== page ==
Bobby Clark and Paul McCullough rose through various theatrical circuits to success on Broadway. The comedy team's ability to combine dialogue with physical comedy led to a movie contract with Fox Studios in 1928 and later with RKO Pictures. Five years of near constant performing, however, led to Paul McCullough's nervous breakdown in 1936. Following his release from the sanitarium, McCullough committed suicide. After the loss of his partner of over three decades, Bobby Clark went on to have a notable solo career on Broadway, but he only appeared in one more film. In these RKO shorts, classic slapstick meets with racy dialogue and wacky storylines. McCullough nearly always played a character named Blodgett, while Clark's characters had names that reflected their jobs.
THE DRUGGIST'S DILEMMA (1933): The boys set out to find a new pair of trousers for their employer, who has lost his in a poker game.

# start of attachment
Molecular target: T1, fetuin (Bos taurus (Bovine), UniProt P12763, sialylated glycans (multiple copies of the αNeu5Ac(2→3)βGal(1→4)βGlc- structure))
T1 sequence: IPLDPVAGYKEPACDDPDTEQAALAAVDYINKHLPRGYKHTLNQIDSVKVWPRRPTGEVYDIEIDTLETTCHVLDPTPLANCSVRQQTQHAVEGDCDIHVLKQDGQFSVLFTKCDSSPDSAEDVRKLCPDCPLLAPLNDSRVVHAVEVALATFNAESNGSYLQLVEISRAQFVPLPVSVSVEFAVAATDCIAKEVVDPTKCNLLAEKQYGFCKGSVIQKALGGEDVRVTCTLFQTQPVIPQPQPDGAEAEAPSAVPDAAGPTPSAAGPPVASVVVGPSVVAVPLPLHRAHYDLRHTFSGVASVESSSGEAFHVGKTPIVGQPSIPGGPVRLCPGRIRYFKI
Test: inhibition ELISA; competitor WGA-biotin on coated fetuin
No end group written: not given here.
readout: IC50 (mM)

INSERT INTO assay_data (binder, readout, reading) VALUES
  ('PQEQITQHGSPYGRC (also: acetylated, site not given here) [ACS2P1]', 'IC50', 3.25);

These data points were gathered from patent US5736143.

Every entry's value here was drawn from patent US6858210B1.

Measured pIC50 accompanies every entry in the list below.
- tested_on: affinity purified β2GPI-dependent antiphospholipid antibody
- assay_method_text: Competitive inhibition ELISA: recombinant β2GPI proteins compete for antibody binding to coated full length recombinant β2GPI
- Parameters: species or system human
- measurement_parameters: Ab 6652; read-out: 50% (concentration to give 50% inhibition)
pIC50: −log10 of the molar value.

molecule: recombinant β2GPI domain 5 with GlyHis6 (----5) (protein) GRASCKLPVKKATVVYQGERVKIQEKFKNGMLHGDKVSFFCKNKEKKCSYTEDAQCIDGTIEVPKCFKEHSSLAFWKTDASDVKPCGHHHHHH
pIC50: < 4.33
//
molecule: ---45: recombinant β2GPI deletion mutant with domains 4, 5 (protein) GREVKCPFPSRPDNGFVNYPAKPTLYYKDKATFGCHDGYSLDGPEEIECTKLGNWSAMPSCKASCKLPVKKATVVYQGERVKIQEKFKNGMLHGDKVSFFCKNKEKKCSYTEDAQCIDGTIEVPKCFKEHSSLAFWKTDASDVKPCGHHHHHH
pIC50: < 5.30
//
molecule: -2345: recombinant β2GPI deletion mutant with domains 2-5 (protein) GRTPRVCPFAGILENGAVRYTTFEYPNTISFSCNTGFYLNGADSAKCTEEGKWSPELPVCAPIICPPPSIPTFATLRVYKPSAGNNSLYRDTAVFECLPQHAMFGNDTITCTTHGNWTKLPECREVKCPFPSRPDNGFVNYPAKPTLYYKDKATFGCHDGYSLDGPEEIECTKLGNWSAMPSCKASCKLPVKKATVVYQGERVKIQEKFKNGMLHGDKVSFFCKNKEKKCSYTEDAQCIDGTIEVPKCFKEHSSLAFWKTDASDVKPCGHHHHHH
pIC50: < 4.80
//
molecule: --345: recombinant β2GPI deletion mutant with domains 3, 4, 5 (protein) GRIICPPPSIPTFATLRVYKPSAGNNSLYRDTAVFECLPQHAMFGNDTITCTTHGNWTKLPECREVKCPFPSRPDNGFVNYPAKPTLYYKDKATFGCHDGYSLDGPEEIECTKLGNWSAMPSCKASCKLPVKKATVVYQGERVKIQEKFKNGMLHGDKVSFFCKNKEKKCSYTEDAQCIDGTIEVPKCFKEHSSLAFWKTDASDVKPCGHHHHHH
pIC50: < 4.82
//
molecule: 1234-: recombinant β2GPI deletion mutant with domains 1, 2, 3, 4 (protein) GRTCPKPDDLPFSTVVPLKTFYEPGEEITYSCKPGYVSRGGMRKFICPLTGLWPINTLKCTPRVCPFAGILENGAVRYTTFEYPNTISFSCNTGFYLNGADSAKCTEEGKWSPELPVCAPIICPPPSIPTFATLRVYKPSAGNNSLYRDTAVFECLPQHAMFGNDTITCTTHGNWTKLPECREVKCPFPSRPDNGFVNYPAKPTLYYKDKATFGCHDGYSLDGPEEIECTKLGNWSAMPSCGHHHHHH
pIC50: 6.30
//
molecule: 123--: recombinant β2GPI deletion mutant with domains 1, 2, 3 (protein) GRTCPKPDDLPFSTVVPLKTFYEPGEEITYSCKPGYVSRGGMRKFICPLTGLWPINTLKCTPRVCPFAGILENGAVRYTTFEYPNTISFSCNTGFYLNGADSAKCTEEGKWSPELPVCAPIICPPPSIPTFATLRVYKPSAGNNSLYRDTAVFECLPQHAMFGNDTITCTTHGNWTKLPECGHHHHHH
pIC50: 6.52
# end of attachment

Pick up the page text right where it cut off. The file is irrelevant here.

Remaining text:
THE GAY NIGHTIES (1932): Hired as campaign managers, the boys exploit their political opponent's weakness for pretty women.
KICKIN' THE CROWN AROUND (1933): Clark and McCullough crack down on sausage smugglers during a government ban, leading to a "wurst" case scenario.
SNUG IN THE JUG (1933): A mob boss is ready to kill when he discovers a pair of ex-cons pasting up his wanted poster all over town.
LOVE AND HISSES (1933): The fumbling duo conspire to smuggle an eloping bride past her disapproving mother.
EVERYTHING'S DUCKY (1934): A pair of traveling salesmen cook up lunch to demonstrate their dynamic new frying pans, only to discover that they've roasted the family pet.